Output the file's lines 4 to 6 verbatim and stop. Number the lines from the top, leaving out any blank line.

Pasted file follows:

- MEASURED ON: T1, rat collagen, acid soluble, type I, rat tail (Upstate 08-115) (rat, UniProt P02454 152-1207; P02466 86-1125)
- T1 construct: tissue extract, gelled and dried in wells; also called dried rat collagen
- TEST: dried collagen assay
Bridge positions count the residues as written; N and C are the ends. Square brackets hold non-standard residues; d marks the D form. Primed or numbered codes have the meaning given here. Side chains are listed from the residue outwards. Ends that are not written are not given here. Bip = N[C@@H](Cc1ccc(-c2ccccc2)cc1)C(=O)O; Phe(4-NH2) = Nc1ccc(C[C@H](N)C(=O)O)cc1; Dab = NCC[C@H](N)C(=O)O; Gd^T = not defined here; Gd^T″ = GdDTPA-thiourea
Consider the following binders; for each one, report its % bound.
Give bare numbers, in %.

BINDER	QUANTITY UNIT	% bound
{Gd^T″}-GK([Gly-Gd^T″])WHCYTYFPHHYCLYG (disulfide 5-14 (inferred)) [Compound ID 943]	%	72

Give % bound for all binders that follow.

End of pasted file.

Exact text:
Bridge positions count the residues as written; N and C are the ends. Square brackets hold non-standard residues; d marks the D form. Primed or numbered codes have the meaning given here. Side chains are listed from the residue outwards. Ends that are not written are not given here. Bip = N[C@@H](Cc1ccc(-c2ccccc2)cc1)C(=O)O; Phe(4-NH2) = Nc1ccc(C[C@H](N)C(=O)O)cc1; Dab = NCC[C@H](N)C(=O)O; Gd^T = not defined here; Gd^T″ = GdDTPA-thiourea
Consider the following binders; for each one, report its % bound.
Give bare numbers, in %.